The incoming House majority has touted their plan to cut the federal budget back to pre-Obama era levels since the mid-term elections, a feat that would involve slashing $100 billion, they've said.
But Monday, House Republicans suggested their budget challenge might require a cut of only $50 to $60 billion.
This was one of the big showy items in their "Pledge To America," so what excuse could they possibly give for backtracking?
But the task, in turn, will be made more difficult because nearly half of the fiscal year will be completed by the time Congress acts--assuming the Senate reaches an agreement with the House and Obama signs the spending measure. "The goal of FY11 is to get as close as we can to FY08 spending, given that the year is half done. Going forward, we are headed to FY08 in the FY12 spending bills," the Appropriations aide said.
Oh, apparently the standard is slipping because no one told the GOP how a calendar works. Neat.
Well, beyond the budgetary issues -- which the American people want solved by raising taxes on the rich, not that anyone listens to them -- another matter that Boehner wanted "reformed" was the overall tone and tenor of the debate itself. More debate, more amendments, more time, and fewer procedural shenanigans. Remember back when Rep. Louise Slaughter (D-N.Y.) floated the idea of using a procedurally-arcane resolution to surmount the latest roadblock that opponents of the deficit-reducing health-care reform package had thrown in the way? Reform opponents went bonkers, and the media spent an undue amount of time demonstrating how little they knew about the legislative process.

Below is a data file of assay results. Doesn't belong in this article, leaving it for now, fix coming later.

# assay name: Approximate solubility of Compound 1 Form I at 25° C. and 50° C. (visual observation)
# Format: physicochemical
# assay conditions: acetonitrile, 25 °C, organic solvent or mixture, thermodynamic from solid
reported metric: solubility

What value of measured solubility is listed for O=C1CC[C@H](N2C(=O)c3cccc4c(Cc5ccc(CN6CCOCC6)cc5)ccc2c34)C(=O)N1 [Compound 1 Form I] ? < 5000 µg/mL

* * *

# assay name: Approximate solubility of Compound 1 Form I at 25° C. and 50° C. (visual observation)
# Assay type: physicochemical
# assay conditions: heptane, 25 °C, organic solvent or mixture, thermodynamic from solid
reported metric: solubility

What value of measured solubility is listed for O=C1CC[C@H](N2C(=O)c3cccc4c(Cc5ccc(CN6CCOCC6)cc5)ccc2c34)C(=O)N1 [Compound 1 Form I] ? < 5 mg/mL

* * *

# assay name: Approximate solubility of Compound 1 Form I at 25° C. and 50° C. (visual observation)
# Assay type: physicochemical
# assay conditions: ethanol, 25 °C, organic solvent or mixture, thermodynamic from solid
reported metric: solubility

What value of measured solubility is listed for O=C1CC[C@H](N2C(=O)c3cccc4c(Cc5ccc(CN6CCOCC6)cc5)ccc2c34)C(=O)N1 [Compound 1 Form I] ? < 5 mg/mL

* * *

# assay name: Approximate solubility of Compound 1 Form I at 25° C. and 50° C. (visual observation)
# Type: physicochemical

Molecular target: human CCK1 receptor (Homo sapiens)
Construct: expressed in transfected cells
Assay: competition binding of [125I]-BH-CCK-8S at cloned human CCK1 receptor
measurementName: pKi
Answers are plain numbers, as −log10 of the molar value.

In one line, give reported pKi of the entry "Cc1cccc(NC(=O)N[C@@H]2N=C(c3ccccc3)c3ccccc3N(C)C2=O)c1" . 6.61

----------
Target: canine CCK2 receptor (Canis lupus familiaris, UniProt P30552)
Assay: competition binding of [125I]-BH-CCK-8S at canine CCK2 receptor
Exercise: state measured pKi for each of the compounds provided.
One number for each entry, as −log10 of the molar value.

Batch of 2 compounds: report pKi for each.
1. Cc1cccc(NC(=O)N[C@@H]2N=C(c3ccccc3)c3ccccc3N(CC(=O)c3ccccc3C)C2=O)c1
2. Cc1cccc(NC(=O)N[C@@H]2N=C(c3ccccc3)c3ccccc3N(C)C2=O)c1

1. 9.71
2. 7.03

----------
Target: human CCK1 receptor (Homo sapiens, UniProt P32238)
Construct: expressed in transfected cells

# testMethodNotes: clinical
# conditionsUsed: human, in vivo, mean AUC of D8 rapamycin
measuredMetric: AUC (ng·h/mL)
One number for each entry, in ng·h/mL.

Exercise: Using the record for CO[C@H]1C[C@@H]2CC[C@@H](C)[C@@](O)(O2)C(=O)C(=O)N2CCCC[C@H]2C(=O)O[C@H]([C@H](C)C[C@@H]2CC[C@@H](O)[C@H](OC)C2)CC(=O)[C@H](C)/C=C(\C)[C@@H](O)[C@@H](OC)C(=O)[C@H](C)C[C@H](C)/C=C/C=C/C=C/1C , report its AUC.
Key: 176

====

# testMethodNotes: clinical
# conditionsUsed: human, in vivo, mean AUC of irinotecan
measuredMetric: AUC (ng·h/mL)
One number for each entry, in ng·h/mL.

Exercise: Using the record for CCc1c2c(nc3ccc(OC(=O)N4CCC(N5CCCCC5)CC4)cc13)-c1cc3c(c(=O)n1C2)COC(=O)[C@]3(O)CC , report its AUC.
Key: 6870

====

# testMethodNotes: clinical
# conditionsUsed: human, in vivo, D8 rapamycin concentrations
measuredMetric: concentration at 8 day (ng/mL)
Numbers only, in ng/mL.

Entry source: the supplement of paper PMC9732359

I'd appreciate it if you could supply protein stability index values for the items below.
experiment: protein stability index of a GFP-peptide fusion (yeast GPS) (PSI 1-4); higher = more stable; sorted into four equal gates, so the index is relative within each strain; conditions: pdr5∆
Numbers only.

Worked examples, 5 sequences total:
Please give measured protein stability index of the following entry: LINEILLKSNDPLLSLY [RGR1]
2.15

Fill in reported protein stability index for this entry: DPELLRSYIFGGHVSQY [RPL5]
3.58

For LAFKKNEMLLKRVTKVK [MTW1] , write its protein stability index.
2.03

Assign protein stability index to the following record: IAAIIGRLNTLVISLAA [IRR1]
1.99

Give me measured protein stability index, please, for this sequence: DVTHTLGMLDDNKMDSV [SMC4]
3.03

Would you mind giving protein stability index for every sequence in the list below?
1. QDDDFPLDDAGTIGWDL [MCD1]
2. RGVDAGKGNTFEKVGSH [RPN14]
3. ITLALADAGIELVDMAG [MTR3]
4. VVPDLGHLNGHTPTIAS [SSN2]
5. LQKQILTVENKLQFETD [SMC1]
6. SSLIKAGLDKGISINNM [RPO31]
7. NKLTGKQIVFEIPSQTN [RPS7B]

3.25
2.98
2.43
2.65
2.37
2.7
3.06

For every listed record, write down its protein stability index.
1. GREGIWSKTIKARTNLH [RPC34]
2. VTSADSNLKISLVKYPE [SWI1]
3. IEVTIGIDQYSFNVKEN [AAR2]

Ultimately, Democrats didn't have to resort to the "deem and pass" procedure to complete their work, but the lines were pretty well drawn: surely a Boehner-led Congress would never put anyone through a dark period of deeming resolutions, right?
This week, House Republicans will resurrect an arcane tool that will give its Budget Chairman temporary, but unilateral authority to set federal spending levels for part of this year.
Welcome back to the so-called "Demon Pass", which is scheduled to make its return to the Capitol Hill on January 5.
Because Democrats didn't pass a budget, and because spending authority expires in early March, there's a strong chance that the government will run out of money before the House and Senate agree to new spending levels. When that happens, under the new House rules, spending will continue -- but at levels no higher than those chosen by the House Budget Committee chairman, Paul Ryan.
As soon as those rules are adopted on Wednesday, Ryan's spending levels will be considered -- or "deemed" -- adopted by the full House as if they'd passed a budget with a floor vote.
Yes, it's as if words have no meaning. Other words that apparently have no meaning were the ones that escaped from Boehner's lips at the American Enterprise Institute when he said, "Let's let legislators legislate again." As the new House preps for their show-pony health-reform repeal vote, they've already indicated that this pageant will take place without hearings or amendments.
One wonders when David Broder might notice any of this!